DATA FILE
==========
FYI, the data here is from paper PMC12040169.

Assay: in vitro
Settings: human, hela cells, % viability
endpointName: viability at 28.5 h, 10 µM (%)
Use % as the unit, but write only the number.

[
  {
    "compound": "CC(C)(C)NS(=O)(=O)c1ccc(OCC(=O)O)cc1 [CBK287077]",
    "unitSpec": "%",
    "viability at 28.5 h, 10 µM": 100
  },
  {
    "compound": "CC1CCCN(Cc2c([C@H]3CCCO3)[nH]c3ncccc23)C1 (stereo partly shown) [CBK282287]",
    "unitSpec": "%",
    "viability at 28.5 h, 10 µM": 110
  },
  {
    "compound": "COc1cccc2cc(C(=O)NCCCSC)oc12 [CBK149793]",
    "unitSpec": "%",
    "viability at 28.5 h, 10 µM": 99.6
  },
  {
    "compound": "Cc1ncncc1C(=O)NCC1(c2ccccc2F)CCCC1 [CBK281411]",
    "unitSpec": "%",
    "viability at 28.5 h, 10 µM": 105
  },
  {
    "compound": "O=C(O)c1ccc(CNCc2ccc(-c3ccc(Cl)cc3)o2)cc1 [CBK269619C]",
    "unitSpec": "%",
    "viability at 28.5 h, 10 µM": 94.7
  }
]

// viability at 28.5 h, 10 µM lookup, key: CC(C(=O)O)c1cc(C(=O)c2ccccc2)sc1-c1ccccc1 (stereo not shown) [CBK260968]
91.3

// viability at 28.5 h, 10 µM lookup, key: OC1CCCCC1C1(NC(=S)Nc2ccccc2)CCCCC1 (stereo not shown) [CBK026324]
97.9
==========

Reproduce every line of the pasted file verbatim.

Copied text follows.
FYI, the data here is from paper PMC12040169.

Assay: in vitro
Settings: human, hela cells, % viability
endpointName: viability at 28.5 h, 10 µM (%)
Use % as the unit, but write only the number.

[
  {
    "compound": "CC(C)(C)NS(=O)(=O)c1ccc(OCC(=O)O)cc1 [CBK287077]",
    "unitSpec": "%",
    "viability at 28.5 h, 10 µM": 100
  },
  {
    "compound": "CC1CCCN(Cc2c([C@H]3CCCO3)[nH]c3ncccc23)C1 (stereo partly shown) [CBK282287]",
    "unitSpec": "%",
    "viability at 28.5 h, 10 µM": 110
  },
  {
    "compound": "COc1cccc2cc(C(=O)NCCCSC)oc12 [CBK149793]",
    "unitSpec": "%",
    "viability at 28.5 h, 10 µM": 99.6
  },
  {
    "compound": "Cc1ncncc1C(=O)NCC1(c2ccccc2F)CCCC1 [CBK281411]",
    "unitSpec": "%",
    "viability at 28.5 h, 10 µM": 105
  },
  {
    "compound": "O=C(O)c1ccc(CNCc2ccc(-c3ccc(Cl)cc3)o2)cc1 [CBK269619C]",
    "unitSpec": "%",
    "viability at 28.5 h, 10 µM": 94.7
  }
]

// viability at 28.5 h, 10 µM lookup, key: CC(C(=O)O)c1cc(C(=O)c2ccccc2)sc1-c1ccccc1 (stereo not shown) [CBK260968]
91.3

// viability at 28.5 h, 10 µM lookup, key: OC1CCCCC1C1(NC(=S)Nc2ccccc2)CCCCC1 (stereo not shown) [CBK026324]
97.9